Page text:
The reality, however, is that nationally gentrification is just a pittance compared to the expansion of urban poverty.  As Carol Coletta of the Knight Foundation put it in a speech last month at the Congress of the New Urbanism:

"In 1970, about eleven hundred urban Census tracts were classified as high poverty.

By 2010—40 years later—the number of high poverty Census tracts in urban America had increased from 1100 to more than 3,000. (3165)

The number of people living in those high poverty Census tracts had increased from 5 million to almost 11 million. And the number of poor people in high poverty Census tracts had increased from 2 million to more than 4 million.

So over a 40-year period, the number of high poverty Census tracts in America’s core cities had tripled, their population had doubled, and the number of poor people in those neighborhoods had doubled.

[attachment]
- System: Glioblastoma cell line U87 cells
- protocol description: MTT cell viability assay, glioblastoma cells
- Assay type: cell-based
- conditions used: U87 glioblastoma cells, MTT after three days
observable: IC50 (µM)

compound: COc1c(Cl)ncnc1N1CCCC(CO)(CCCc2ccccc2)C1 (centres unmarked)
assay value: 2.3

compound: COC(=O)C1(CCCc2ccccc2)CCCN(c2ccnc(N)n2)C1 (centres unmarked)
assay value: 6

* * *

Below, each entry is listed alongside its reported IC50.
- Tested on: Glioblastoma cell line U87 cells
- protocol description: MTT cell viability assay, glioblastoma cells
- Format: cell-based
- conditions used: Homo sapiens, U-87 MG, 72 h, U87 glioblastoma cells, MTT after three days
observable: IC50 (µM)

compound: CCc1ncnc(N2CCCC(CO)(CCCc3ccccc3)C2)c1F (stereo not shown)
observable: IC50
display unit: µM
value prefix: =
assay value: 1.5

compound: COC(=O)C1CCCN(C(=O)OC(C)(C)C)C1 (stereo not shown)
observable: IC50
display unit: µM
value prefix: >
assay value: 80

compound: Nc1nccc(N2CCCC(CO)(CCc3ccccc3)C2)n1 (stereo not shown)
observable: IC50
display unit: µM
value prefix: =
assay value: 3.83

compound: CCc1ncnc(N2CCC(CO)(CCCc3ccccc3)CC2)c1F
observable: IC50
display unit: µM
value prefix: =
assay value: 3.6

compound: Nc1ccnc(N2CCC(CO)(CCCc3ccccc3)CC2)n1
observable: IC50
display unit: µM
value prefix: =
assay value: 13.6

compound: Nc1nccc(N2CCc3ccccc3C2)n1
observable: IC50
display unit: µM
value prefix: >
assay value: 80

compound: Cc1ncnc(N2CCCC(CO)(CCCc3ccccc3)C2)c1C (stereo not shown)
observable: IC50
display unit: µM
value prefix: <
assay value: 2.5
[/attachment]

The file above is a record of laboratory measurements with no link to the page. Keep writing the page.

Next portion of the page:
Given that record, I’ll bet a lot of people are hoping for a little gentrification– if gentrification means new investment, new housing, new shops without displacement.

The idea that places might benefit from gentrification runs against the popular narrative. But here’s the really startling fact: only 105 of the eleven hundred Census tracts that were high poverty in 1970 had rebounded to below poverty status by 2010. That’s only ten percent! Over 40 years!"

Most American cities are not like San Francisco or New York, where the high prices and rents cannot be avoided and the return-to-the-city demand remains very high.  Most cities have greater variance in prices and rents, from very high to very low.  This takes away the first layer of abstraction for prices and rents and allows those with money to rationally widen their consideration when choosing to live in cities.  On the surface this sounds great.